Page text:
2. The variety of these influences: "There are diversities of gifts and operations, but the same Spirit," (1 Cor. 11:4).
There are convincing influences (John 16:8). The Spirit of the Lord, like a stormy north wind, blows hard upon the sinner's face, and awakens him; breaks his carnal peace and security, brings him to himself, and lets him see his danger.
There are enlightening influences. There is a "veil and face of a covering that is spread over all nations" (Isa. 25:7). The wind of the Holy Ghost must blow off this veil of ignorance and unbelief; and then the poor sinner comes to see a wonderful great God, a wonderful Redeemer, a wonderful Covenant, and a wonderful holy law. "By the Spirit we know the things that are freely given to us of God" (1 Cor. 2:12).
There are renewing influences. We are "saved by the washing of regeneration, and renewing of the Holy Ghost" (Titus 3:5).
There are comforting influences. The Holy Spirit is called the Comforter, and His consolations are strong, filling the soul with a joy that is "unspeakable, and full of glory."
There are corroborating and strengthening influences. It is He that "gives power to the faint, and increases strength to them that have no might."
There are drawing and enlarging influences of the Spirit. The poor believer many times is not able to move one step in the way of the Lord-but, O! when the Spirit of the Lord comes, then come liberty and enlargement.
There are sin-mortifying influences. We, through the Spirit, are said to "mortify the deeds of the body, that so we may live."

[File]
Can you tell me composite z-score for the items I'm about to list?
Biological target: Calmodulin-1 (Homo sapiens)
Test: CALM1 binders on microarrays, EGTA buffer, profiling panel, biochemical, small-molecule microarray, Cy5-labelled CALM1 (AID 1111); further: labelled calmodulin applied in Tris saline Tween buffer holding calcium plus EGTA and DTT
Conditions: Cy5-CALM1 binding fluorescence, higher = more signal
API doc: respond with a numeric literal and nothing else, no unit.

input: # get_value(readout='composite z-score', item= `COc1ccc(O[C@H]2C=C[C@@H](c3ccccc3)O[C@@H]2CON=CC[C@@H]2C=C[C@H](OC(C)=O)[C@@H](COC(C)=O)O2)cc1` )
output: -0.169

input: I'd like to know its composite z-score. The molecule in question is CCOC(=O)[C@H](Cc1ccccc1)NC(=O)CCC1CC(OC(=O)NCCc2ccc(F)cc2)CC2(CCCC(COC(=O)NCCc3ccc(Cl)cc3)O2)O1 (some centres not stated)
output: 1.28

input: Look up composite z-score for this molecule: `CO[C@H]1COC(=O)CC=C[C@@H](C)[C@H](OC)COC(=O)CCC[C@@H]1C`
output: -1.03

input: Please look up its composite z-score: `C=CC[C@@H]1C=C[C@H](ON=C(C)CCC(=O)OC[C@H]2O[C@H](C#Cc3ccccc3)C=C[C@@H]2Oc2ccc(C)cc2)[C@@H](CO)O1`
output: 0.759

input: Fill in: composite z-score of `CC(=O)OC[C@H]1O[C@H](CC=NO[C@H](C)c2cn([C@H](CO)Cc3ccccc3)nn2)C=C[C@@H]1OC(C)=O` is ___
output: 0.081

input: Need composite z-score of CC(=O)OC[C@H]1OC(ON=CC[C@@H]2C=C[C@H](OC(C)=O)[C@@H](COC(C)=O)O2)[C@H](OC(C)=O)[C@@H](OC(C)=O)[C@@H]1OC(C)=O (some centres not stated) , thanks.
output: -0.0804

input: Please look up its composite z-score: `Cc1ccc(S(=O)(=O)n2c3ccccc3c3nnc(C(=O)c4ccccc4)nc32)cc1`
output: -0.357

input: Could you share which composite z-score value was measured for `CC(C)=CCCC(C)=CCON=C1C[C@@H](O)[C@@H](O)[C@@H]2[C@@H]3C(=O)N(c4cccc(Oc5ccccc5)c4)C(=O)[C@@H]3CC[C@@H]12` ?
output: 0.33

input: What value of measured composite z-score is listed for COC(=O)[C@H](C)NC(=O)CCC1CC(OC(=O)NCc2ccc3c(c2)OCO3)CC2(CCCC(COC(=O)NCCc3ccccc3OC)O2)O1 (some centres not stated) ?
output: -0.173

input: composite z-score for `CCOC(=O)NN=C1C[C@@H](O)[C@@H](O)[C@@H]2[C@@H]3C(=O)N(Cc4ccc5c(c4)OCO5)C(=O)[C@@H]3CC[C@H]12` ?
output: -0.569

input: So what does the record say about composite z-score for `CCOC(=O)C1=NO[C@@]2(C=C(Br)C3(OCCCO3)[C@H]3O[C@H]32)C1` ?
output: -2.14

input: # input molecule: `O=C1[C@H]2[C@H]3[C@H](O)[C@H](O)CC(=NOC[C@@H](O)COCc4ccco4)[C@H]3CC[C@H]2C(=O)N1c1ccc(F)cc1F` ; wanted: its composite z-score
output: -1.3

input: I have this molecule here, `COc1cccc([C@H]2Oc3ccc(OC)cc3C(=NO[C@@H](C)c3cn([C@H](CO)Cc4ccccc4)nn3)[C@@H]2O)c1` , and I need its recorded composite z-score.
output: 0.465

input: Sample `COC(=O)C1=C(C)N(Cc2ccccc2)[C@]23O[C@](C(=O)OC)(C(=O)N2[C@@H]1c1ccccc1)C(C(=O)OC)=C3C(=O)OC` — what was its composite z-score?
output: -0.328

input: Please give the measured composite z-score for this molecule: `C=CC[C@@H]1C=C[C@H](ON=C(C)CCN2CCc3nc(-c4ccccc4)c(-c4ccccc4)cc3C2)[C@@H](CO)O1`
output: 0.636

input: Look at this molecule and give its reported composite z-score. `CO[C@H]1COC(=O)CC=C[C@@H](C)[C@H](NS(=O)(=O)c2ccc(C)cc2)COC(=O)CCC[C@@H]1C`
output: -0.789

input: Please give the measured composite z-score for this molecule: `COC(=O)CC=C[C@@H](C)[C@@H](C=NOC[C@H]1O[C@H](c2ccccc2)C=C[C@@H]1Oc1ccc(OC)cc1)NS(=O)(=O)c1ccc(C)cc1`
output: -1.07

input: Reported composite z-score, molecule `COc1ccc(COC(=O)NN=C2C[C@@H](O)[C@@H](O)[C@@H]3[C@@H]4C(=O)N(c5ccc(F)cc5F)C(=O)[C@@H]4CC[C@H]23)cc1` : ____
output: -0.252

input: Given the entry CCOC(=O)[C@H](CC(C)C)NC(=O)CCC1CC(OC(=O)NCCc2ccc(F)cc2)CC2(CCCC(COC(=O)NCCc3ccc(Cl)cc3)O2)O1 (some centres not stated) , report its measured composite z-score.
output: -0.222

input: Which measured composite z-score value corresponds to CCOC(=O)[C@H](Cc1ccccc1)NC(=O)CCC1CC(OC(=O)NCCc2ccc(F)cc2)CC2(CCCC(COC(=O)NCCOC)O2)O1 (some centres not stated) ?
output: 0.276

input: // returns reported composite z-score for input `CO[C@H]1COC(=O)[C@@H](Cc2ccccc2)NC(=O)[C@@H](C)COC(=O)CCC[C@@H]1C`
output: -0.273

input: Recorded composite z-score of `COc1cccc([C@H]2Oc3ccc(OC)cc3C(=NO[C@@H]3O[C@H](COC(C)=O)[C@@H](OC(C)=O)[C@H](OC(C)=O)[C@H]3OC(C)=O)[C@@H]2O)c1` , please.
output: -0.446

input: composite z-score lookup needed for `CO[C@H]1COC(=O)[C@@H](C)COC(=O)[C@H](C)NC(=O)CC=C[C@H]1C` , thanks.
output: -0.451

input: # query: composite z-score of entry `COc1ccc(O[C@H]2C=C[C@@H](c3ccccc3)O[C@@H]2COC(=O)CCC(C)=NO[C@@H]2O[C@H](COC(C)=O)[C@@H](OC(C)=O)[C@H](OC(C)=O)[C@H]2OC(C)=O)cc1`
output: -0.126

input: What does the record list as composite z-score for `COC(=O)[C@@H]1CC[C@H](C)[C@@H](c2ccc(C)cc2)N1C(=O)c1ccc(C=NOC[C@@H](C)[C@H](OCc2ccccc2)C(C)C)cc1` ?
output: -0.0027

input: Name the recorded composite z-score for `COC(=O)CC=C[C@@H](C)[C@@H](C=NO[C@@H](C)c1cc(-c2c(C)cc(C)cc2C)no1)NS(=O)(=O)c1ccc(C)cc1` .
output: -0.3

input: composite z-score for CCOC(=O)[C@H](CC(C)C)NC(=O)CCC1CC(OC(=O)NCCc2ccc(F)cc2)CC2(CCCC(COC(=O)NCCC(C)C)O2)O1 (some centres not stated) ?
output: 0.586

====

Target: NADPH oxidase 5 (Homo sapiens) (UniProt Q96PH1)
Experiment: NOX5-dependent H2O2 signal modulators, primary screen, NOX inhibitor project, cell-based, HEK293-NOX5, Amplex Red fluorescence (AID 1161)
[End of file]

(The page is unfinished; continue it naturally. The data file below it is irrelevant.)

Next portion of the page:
There are interceding influences: "The Spirit maketh intercession for us with groanings which cannot be uttered" (Rom. 8:26). He makes us to wrestle and pray; therefore he is called "the Spirit of grace and supplications" (Zech. 12:10).
There are sealing and witnessing influences of the Spirit: He "witnesseth with our spirits, that we are the sons of God," And, "Ye are sealed by the Holy Spirit of promise, which is the earnest of the inheritance." (Eph. 1:13-14).
1) The breathings of the Spirit are sovereignly free as to the time of their donation, free as to their duration and continuance, free as to the measure, and free as to the manner of their working.
2) He breathes on the soul sometimes very surprisingly: Can you not recall, believer, that sometimes, when you have been in a very heartless and lifeless condition, a gale from heaven has surprised you? "Weeping may endure for a night, but joy cometh in the morning" (Ps. 30:5).
3) The Spirit, which is the candle of the Lord, "searcheth the lower parts of the belly." He makes a discovery of these lusts and idols that sulk in the secret chambers of the heart.
4) The breathings of this wind are sometimes very powerful. The Spirit of the Lord, especially at first conversion, may break in upon the soul like the rushing of a mighty wind, as He did upon the apostles, breaking down the strongholds of iniquity, casting to the ground every high thought of the soul that exalts itself against Christ.